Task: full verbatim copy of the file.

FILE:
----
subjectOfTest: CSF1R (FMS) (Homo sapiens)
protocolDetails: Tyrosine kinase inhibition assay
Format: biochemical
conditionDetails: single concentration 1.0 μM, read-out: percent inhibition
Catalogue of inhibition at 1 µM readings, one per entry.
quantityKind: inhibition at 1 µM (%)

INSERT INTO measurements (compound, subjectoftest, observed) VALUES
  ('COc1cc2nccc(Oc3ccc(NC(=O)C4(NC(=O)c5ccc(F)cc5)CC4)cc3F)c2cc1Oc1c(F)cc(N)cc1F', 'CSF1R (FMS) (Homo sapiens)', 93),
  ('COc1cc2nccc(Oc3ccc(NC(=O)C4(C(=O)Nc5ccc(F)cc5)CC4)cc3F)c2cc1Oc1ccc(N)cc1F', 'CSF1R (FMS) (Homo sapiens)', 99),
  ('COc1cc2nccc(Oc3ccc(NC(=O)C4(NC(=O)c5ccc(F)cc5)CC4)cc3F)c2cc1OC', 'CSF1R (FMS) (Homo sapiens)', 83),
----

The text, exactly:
subjectOfTest: CSF1R (FMS) (Homo sapiens)
protocolDetails: Tyrosine kinase inhibition assay
Format: biochemical
conditionDetails: single concentration 1.0 μM, read-out: percent inhibition
Catalogue of inhibition at 1 µM readings, one per entry.
quantityKind: inhibition at 1 µM (%)

INSERT INTO measurements (compound, subjectoftest, observed) VALUES
  ('COc1cc2nccc(Oc3ccc(NC(=O)C4(NC(=O)c5ccc(F)cc5)CC4)cc3F)c2cc1Oc1c(F)cc(N)cc1F', 'CSF1R (FMS) (Homo sapiens)', 93),
  ('COc1cc2nccc(Oc3ccc(NC(=O)C4(C(=O)Nc5ccc(F)cc5)CC4)cc3F)c2cc1Oc1ccc(N)cc1F', 'CSF1R (FMS) (Homo sapiens)', 99),
  ('COc1cc2nccc(Oc3ccc(NC(=O)C4(NC(=O)c5ccc(F)cc5)CC4)cc3F)c2cc1OC', 'CSF1R (FMS) (Homo sapiens)', 83),